Mitochondria possesses highly regulated double membrane architecture with an

Mitochondria
are indispensable organelles whose primary function is to generate energy
currency of the cell- ATP1. It also accomplishes a
wide variety of functions such as Calcium2, Iron3, Copper4, Magnesium5 homeostasis, apoptosis6, thermogenesis7, heme and iron-sulfur cluster assembly8, synthesis of Nucleic acids9, and steroid syntheis10. Though it has become an inevitable organelle for the cell, the
majority of the proteins which help in aiding these functions are imported from
cytoplasm via mitochondrial targeting sequences and other mechanisms11, 12. The type of proteins
and their morphology varies according to the cell type, developmental stage and
environment13. The mitochondrion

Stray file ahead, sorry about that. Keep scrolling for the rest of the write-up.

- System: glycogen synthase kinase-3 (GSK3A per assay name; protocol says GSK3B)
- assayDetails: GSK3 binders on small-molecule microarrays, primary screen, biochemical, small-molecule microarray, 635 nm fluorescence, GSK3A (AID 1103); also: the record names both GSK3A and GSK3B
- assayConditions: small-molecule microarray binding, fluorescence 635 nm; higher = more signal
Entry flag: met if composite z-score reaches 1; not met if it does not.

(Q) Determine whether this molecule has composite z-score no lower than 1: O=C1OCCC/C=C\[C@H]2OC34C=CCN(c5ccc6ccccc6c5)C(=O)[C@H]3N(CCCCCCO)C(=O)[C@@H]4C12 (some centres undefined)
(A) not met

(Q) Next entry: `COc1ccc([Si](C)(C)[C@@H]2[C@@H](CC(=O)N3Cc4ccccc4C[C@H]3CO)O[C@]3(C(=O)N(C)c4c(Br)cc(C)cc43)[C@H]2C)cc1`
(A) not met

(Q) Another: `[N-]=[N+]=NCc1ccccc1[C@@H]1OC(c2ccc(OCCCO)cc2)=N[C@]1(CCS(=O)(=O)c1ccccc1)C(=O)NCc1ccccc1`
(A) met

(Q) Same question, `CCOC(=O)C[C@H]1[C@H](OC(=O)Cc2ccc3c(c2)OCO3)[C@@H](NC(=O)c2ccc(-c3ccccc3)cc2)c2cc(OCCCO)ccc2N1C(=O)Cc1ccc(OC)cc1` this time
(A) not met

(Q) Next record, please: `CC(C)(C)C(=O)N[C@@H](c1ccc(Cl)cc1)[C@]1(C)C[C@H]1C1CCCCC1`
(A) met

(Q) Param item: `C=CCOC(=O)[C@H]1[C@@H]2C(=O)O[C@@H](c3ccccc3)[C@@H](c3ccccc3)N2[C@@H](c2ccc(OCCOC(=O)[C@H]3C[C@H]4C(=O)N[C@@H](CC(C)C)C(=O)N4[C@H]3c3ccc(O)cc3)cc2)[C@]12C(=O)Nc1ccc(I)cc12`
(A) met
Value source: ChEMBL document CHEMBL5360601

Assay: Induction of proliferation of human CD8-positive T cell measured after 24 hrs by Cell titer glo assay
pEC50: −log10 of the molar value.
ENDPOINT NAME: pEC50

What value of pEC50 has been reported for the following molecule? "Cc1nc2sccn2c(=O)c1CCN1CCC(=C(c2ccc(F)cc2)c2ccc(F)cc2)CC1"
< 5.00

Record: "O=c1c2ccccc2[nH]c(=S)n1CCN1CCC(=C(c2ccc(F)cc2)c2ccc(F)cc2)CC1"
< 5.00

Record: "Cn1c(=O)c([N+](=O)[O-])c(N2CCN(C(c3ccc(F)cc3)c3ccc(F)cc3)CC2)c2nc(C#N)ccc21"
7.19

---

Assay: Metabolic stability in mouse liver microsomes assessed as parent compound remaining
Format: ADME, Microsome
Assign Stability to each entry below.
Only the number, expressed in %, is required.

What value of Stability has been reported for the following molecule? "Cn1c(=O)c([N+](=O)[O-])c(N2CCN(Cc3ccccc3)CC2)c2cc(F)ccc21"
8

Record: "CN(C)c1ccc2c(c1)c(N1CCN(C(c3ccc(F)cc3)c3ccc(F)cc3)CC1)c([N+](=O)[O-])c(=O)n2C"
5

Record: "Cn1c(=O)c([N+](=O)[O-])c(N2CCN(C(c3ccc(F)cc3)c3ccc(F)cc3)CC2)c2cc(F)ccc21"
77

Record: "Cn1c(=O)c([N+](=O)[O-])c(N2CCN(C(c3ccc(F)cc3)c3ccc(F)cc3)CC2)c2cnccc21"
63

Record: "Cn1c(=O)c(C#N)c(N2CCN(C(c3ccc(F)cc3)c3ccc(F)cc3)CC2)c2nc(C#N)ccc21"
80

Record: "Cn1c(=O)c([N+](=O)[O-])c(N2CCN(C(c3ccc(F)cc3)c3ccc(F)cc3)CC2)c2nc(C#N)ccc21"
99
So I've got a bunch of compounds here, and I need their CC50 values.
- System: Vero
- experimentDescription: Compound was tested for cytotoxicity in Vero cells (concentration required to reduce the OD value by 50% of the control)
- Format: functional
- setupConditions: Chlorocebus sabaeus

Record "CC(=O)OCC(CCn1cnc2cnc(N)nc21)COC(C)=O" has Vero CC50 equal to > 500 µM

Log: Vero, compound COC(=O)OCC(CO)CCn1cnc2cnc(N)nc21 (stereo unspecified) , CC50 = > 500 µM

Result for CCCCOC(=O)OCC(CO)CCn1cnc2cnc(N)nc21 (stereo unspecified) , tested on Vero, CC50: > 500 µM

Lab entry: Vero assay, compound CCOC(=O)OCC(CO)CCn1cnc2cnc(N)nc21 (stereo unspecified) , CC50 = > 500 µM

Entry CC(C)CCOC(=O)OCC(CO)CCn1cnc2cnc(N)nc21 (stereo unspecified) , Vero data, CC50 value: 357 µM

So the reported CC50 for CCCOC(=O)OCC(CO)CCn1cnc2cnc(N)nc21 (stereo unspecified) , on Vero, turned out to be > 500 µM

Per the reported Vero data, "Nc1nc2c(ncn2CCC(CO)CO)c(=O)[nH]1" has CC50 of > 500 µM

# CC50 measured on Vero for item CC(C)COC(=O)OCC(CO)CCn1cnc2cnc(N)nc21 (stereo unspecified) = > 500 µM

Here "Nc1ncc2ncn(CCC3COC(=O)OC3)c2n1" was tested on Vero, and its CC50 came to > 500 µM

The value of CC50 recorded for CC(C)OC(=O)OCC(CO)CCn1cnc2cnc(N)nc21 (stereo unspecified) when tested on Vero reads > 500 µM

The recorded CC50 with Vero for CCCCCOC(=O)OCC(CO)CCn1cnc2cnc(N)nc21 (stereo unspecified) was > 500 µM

possesses highly regulated double membrane architecture with an outer and inner
membrane respectively. The inner membrane can be further subdivided into inner
boundary membrane which opposes the outer membrane and cristae which protrudes
into the matrix14.  The cristae act as a harbour for the five
multisubunit complexes of the OXPHOS system. Recent evidences suggests a fact
that there is direct link between cristae shape and kinetics of OXPHOS system15.

 Mitochondria being the descendents of
?-proteobacteria they have their own genome enclosed in a double membrane which
usually exists as closed circular supercoiled double helix in the matrix16. Generally they exist
in multiple copies and encode its own rRNAs and tRNAs to encode a limited
number of proteins crucial for oxidative phosphorylation17. Close interrogation revealed
a fact that mitochondrial shows a phenomenal economy of organization. Their DNA
is compact (~16,569bp), with no introns and contains only 37 genes18.  Some genes have overlapping sequences. Despite
their small number, they are in high demand and transcribed at high rates. The
total  mtRNA represents about ~5% of
total cellular RNA in many tissues but as high as 30% in heart cells19.